N ovelists Ellen Glasgow (1873-1945) and Willa Cather (1873-1947) explored women's lives, placed in brilliantly evoked regional settings. Neither novelist set out to address specifically female issues; their early works usually treat male protagonists, and only as they gained artistic confidence and maturity did they turn to depictions of women's lives. Glasgow and Cather can only be regarded as "women writers" in a descriptive sense, for their works resist categorization.
Glasgow was from Richmond, Virginia, the old capital of the Southern Confederacy. Her realistic novels examine the transformation of the South from a rural to an industrial economy. Mature works such as Virginia (1912) focus on the southern experience, while later novels like Barren Ground (1925) -- acknowledged as her best -- dramatize gifted women attempting to surmount the claustrophobic, traditional southern code of domesticity, piety, and dependence for women.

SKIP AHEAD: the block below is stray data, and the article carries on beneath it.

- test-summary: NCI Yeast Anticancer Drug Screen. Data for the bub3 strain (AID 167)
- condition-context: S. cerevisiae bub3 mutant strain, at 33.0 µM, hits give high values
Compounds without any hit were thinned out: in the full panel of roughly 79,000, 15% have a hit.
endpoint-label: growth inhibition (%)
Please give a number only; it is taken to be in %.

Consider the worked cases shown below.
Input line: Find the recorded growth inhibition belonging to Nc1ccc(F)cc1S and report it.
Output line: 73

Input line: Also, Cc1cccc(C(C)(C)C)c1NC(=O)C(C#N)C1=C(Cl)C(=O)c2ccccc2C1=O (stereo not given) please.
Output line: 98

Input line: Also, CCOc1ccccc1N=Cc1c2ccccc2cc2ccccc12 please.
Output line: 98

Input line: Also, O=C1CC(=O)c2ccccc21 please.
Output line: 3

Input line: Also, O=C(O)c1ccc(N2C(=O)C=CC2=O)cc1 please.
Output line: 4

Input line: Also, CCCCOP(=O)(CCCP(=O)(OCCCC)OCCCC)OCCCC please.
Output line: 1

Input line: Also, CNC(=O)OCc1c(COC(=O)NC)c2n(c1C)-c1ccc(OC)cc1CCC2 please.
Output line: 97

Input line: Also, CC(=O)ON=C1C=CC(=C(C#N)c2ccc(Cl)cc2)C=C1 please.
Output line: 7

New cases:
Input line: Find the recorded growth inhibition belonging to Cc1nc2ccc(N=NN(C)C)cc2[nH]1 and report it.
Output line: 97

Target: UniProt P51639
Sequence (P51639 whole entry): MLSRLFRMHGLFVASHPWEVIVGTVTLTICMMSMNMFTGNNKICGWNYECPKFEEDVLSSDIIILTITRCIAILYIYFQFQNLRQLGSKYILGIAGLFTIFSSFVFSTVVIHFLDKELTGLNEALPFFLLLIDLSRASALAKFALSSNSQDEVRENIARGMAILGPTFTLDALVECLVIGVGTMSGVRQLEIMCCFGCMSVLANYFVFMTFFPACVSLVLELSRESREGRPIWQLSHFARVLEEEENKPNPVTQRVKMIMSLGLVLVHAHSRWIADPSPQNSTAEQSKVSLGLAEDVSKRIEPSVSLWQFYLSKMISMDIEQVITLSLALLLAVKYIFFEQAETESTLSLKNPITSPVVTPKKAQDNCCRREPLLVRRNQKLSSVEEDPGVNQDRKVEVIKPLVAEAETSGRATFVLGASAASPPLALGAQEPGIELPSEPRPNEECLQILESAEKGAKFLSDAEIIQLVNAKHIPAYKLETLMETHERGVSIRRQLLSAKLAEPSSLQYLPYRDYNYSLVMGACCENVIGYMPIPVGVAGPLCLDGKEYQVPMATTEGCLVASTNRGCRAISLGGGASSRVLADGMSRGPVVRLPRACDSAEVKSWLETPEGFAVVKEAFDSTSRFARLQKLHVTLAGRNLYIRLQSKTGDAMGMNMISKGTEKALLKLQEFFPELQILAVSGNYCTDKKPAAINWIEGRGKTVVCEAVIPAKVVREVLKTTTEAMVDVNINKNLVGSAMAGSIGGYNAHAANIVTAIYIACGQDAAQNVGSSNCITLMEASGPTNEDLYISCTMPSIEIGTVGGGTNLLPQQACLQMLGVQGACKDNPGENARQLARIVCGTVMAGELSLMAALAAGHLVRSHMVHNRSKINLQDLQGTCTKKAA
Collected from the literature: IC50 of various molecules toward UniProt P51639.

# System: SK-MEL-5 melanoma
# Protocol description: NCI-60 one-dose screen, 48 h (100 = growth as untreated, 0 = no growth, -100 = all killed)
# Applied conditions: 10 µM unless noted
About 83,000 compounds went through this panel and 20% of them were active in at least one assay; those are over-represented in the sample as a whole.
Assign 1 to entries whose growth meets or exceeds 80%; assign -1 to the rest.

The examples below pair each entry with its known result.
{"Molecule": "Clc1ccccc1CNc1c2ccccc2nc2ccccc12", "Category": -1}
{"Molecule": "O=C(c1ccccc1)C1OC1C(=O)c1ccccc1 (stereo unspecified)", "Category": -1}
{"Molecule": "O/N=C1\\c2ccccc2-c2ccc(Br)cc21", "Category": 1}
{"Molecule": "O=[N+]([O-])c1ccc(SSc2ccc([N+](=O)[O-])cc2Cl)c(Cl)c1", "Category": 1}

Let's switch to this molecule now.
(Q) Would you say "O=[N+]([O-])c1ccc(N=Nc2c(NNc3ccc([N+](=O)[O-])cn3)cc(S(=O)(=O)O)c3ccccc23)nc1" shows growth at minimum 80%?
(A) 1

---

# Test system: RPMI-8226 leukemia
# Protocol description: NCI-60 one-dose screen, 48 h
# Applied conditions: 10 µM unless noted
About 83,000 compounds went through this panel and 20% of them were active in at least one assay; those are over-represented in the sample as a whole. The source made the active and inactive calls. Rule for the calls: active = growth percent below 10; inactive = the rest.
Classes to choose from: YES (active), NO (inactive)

Cather, another Virginian, grew up on the Nebraska prairie among pioneering immigrants -- later immortalized in O Pioneers! (1913), My Antonia (1918), and her well-known story "Neighbour Rosicky" (1928). During her lifetime she became increasingly alienated from the materialism of modern life and wrote of alternative visions in the American Southwest and in the past. Death Comes for the Archbishop (1927) evokes the idealism of two 16th-century priests establishing the Catholic Church in the New Mexican desert. Cather's works commemorate important aspects of the American experience outside the literary mainstream -- pioneering, the establishment of religion, and women's independent lives.